Not only will you you save on room and travel, you’ll also save on food since you probably have groceries and a way to prepare them at home. That, or you probably know of cheap places to eat! While not every city has a big convention, there are loads of smaller (read: cheaper) conventions to go to all over the place. This website lists cons all over the country, by state, regions, guest, theme and more! Starting with smaller/local conventions also can be a good way to build your way up to bigger cons.

  1. Plan Ahead

Buying convention & travel tickets in advance often makes everything a lot cheaper. Many conventions offer cheaper rates for tickets the earlier you buy. The same applies to travel tickets and hotels. The earlier you can plan for a convention, the more you can save up for it as well.

  1. Make FriendsNYCC 2015

I have only once paid for a hotel room at a convention, and even that was split among friends. More often, I make friends in various online fan groups & at various conventions I have gone to, and trade housing for their & my local cons. Hotels can be super convenient (especially when the conventions are held in them, like Arisia, Super MegaFest, or Dragon*Con), they feel more like a vacation, and they often save time in terms of getting ready & traveling back and forth to the actual convention. But they can cost a lot, and often mean you’ll have to pay extra for food because you won’t be able to cook your own.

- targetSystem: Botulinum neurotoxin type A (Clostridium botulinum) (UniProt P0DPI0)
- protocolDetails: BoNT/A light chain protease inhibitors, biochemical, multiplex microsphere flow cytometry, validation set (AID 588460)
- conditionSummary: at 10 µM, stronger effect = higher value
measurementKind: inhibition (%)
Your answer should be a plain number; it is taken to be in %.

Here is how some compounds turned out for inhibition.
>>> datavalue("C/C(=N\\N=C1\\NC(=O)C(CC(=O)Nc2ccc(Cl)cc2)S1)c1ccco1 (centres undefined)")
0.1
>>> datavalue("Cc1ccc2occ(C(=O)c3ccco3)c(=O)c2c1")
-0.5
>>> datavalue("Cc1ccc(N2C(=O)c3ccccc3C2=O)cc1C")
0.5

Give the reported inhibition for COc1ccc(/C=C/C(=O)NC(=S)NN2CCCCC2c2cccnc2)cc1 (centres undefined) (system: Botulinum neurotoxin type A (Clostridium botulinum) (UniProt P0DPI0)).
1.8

Making friends can help with more than just rooming prices. Making friends with artists & vendors is something I try to do at every convention. Maybe your exhibitor friend will have extra tickets that his booth isn’t using, maybe your artist friend will let you store snacks or your jacket under their table so you don’t have to coat check. If nothing else, it gives you another perspective on the convention & someone to talk to throughout the con. Also people in booths love it when you bring them food because they are often trapped inside FOREVER.